The Importance of Capturing Fringe-Thoughts

Capturing fringe-thoughts on a daily basis has revolutionized the way I develop my theories about the world.

Random ideas, quotes, people I need to talk to, a funny conversation overheard at the table next to me at my favorite cafe down the street, a book recommendation from a review in the paper, a gift idea for Christmas, a potential blog post, a short-term task, a long-term project.

Each day dozens of fringe-thoughts enter our brain. They may or may not be relevant to our main work. They materialize in various stages of development.

I used to see fringe-thoughts as a distraction. Now I know they’re essential to shaping my outlook on the world, and I try to capture, record, review, refine, and publish (via this blog) as many of them as I can. In addition to making you a better conversationalist, organizing your fringe-thoughts is on the way to a more intellectually coherent worldview.

The best way to capture fringe-thoughts is with your PDA. I use the "memo" feature of my BlackBerry. In meetings and in meals I use an old-fashioned notebook, since BlackBerry use is super rude. On my bed side table I keep a big notepad. On the web I use del.icio.us. On my computer I keep "stickies" — this is the master list.

The inspiration for this post came from Aaron Swartz’s wonderful excerpt from The Sociological Imagination by C. Wright Mills, with "blog" in place of "file":

    As a social scientist, you have to … capture what you experience and sort it out; only in this way can you hope to use it to guide and test your reflection, and in the process shape yourself as an intellectual craftsman. But how can you do this? One answer is: you must set up a blog…

    In such a blog … there is joined personal experience and professional activities, studies under way and studies planned. In this blog, you … will try to get together what you are doing intellectually and what you are experiencing as a person. here you will not be afraid to use your experience and relate it directly to various work in progress. By serving as a check on repetitious work, your blog also enables you to conserve your energy. It also encourages you to capture ‘fringe-thoughts': various ideas which may be byproducts of everyday life, snatches of conversation overheard in the street, or, for that matter, dreams. Once noted, these may lead to more systematic thinking, as well as lend intellectual relevance to more directed experience.

    …The blog also helps you build up the habit of writing. … In developing the blog, you can experiment as a writer and this, as they say, develop your powers of expression.

8 Responses to The Importance of Capturing Fringe-Thoughts

  1. Steve Farber says:

    Amen to that, Ben! It’s what I refer to in my book as a WUP (Wake Up Pad), and I think every person in every company should make a practice–a discipline–of doing exactly what you’re doing. Very, very well put!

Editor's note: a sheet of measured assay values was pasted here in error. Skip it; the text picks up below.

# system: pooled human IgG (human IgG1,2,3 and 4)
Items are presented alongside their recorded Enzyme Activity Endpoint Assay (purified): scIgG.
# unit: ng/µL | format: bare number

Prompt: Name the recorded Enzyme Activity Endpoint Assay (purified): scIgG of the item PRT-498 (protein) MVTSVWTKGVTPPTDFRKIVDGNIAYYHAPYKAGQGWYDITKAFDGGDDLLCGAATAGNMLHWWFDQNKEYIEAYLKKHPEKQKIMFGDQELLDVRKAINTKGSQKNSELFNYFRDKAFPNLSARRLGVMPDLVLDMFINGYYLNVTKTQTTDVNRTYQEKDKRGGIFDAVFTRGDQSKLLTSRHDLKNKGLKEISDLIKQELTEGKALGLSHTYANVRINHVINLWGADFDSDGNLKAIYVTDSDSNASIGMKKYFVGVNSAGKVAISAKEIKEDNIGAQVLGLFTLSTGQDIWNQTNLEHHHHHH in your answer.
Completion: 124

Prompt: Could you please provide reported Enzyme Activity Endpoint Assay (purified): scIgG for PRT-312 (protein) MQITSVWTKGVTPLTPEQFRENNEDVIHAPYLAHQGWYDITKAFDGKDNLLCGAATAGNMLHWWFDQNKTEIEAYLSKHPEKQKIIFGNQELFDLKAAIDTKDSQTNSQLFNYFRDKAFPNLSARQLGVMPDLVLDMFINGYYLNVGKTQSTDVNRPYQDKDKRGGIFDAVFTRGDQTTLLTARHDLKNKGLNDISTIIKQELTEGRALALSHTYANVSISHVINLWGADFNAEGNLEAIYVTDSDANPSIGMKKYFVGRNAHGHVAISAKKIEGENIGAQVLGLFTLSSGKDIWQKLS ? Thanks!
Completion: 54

2. Jason says:

    I constantly jot down notes as well– usually things that I find interesting throughout the day.

    It could be something to do with traffic, nature, or more commonly, a conversation I overhear, or just someone who strikes me as unique.

    That being said, I’ve found it’s best not to let people catch you staring at them and then take notes.

    Sometimes they might get the wrong idea!

  3. Can you give more detail on how you organise these notes once they’re on your computer? I did this for a while, but finally got overwhelmed by the volume and need to sort them in some logical way.

  4. Dani says:

    Fringe thoughts are where the bulk of my poems emerge from. I have a leatherbound journal I capture them in. It’s funny to hear my ‘poem process’ in this very different context.

  5. Ben Casnocha says:

    Jackie — I’m not terribly sophisticated. I use Stickies, the basic application in Mac OS X. I have a short term list and a long term list. These are mostly tasks. For time sensitive tasks I schedule them in my calendar.

    For random ideas….

    1. Networking — i have a document where I track “aspirational contacts” as well as existing relationships. So this fall, for example, I made my Fall ’06 Top 50 list of 50 people i wnated to re-connect w/

    2. Quotes — I keep quotes in delicious and also in a Word document.

    3. Biz ideas — I keep track of various business ideas I have in a Word document

    4. Philanthropy ideas — another Word document

    5. Gym / exercise — I used to track each time i wne to gym, what i did, etc. Now I don’t, since I go everyday and do the same thing.

    6. Books — keep an Amazon wish list for any books or products I want to buy (mostly books, but sometimes an alarm clark or whatever).

    7. sales leads — my company uses salesforce.com

    That’s what pops to mind!

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  7. Sarah Jo says:

    we encourages you to capture “fringe thoughts”: various ideas which may be by-products of everyday life, snatches of conversation overheard on the street, or, for that matter, dreams.

  8. Tom Flick says:

    “fringe thoughts” just funny

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